Authority & Standard for Preliminary Screening
The Court is now obligated to conduct a preliminary review of Petitioner’s petition
for a writ of mandamus. See 28 U.S.C. § 1915A(a) (requiring the screening of prisoner
cases) & 28 U.S.C. § 1915(e) (regarding in forma pauperis proceedings).
performing this review, the district court must accept all factual allegations in the petition
as true. Brown v. Johnson, 387 F.3d 1344, 1347 (11th Cir. 2004). Pro se pleadings are
also “held to a less stringent standard than pleadings drafted by attorneys,” and thus, pro se
claims are “liberally construed.” Tannenbaum v. United States, 148 F.3d 1262, 1263
(11th Cir. 1998). Still, the Court must dismiss a prisoner complaint if it “(1) is frivolous,
malicious, or fails to state a claim upon which relief may be granted; or (2) seeks monetary
relief from a defendant who is immune from such relief.” 28 U.S.C. §1915A(b).
A claim is frivolous if it “lacks an arguable basis either in law or in fact.” Miller v.
Donald, 541 F.3d 1091, 1100 (11th Cir. 2008) (internal quotation marks omitted). The
Court may dismiss claims that are based on “indisputably meritless legal” theories and
“claims whose factual contentions are clearly baseless.” Id. (internal quotation marks
omitted). A complaint fails to state a claim if it does not include “sufficient factual matter,
accepted as true, to ‘state a claim to relief that is plausible on its face.’” Ashcroft v. Iqbal,
556 U.S. 662, 678 (2009) (quoting Bell Atl. Corp. v. Twombly, 550 U.S. 544, 570 (2007)).
The factual allegations in a complaint “must be enough to raise a right to relief above the
speculative level” and cannot “merely create a suspicion [of] a legally cognizable right of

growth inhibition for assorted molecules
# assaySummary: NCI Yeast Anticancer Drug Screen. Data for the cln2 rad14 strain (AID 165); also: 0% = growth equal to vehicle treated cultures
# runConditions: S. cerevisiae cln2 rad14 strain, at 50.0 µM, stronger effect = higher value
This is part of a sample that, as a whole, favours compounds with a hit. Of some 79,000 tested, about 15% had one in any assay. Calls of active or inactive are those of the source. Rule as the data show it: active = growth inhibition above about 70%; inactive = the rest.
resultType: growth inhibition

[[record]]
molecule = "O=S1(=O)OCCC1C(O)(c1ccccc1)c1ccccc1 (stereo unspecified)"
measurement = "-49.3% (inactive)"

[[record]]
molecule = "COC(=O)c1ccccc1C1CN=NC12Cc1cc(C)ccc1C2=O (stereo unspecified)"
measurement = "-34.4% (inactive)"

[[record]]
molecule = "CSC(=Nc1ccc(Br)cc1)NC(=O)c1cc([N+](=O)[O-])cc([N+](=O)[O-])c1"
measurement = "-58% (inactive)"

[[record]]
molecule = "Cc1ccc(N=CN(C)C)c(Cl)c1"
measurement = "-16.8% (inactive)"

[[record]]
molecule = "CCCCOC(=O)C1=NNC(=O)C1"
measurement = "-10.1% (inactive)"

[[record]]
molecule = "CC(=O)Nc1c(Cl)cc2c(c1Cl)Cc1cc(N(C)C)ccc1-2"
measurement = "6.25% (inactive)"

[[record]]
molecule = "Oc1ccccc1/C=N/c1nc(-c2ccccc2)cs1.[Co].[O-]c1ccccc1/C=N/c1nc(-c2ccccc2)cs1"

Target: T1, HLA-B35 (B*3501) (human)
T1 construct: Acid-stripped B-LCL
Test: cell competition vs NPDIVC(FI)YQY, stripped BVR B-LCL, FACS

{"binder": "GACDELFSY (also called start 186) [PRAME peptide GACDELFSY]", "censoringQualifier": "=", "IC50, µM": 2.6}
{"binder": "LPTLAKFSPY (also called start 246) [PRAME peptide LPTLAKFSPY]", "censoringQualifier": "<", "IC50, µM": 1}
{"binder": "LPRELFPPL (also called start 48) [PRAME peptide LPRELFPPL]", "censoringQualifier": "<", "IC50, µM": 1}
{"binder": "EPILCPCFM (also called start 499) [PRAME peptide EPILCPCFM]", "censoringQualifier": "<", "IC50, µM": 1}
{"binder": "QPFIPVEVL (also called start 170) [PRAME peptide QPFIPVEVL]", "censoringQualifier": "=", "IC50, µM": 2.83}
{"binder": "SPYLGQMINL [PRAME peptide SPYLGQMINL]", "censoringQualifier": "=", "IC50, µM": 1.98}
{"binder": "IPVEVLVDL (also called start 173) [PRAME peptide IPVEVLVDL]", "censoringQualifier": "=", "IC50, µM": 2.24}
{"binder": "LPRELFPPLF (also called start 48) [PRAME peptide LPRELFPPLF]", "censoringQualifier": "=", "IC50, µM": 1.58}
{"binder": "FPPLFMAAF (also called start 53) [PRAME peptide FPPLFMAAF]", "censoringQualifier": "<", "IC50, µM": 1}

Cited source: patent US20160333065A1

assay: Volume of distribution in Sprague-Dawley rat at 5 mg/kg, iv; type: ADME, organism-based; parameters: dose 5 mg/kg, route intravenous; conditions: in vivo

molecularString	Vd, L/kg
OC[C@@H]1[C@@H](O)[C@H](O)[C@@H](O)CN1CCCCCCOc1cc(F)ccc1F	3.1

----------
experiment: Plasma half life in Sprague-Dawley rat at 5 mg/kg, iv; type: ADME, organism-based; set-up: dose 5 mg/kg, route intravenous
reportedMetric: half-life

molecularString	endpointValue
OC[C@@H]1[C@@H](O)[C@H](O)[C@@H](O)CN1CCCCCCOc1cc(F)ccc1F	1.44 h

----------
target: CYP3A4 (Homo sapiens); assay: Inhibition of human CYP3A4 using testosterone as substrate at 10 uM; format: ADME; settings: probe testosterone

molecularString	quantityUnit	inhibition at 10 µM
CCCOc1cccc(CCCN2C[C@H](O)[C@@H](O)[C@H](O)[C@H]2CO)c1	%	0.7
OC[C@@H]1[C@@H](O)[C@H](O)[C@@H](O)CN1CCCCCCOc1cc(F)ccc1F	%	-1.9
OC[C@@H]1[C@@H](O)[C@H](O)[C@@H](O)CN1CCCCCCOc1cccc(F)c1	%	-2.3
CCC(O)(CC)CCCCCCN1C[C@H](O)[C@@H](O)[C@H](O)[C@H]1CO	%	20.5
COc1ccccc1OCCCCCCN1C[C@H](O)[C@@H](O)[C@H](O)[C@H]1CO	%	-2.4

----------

action.” Twombly, 550 U.S. at 555 (first alteration in original). In other words, the
complaint must allege enough facts “to raise a reasonable expectation that discovery will
reveal evidence” supporting a claim. Id. at 556. “Threadbare recitals of the elements of a
cause of action, supported by mere conclusory statements, do not suffice.” Iqbal, 556
U.S. at 678.
In his Petition, Petitioner seeks a writ of mandamus requiring that he be released on
parole. Pet. for Writ of Mandamus 4, ECF No. 1. In support of this request, Petitioner
asserts that he is overdue for parole under the guideline system and that he has participated
in incentive programs to reduce his sentence, but he has not been awarded any credits for
this participation. Id. at 8-9.
The United States District Courts do not have the authority to issue writs compelling
action by state officials in the performance of their duties. See Moye v. Clerk, DeKalb
Cnty. Superior Court, 474 F.2d 1275, 1276 (5th Cir. 1973) (per curiam); 1 see also
Lawrence v. Miami-Dade Cty. State Attorney Office, 272 F. App’x 781, 781 (11th Cir.
2008) (per curiam) (“Because the only relief [petitioner] sought was a writ of mandamus
compelling action from state officials, not federal officials, the district court lacked
jurisdiction to grant relief and did not err in dismissing the petition.”). Accordingly, this
petition seeks relief not available to Petitioner in this Court.
Moreover, to the extent that the Petition may be considered as raising a due process
claim pursuant to 42 U.S.C. § 1983, Georgia prisoners do not have a liberty interest in
parole necessary to support a due process claim. See Sultenfuss v. Snow, 35 F.3d 1494,
1502 (11th Cir. 1994) (en banc). Thus, any due process claim fails as a matter of law.
The Court therefore finds that Plaintiff’s claims have no arguable merit, and his
complaint is DISMISSED WITHOUT PREJUDICE pursuant to 28 U.S.C. § 1915A(b)
for failure to state a claim upon which relief can be granted.
SO ORDERED, this 13th day of November, 2017.
S/ C. Ashley Royal
C. ASHLEY ROYAL, SENIOR JUDGE
UNITED STATES DISTRICT COURT
In Bonner v. City of Prichard, 661 F.2d 1206, 1209 (11th Cir. 1981) (en banc), the
Eleventh Circuit adopted as binding precedent the decisions of the former Fifth Circuit
rendered prior to October 1, 1981.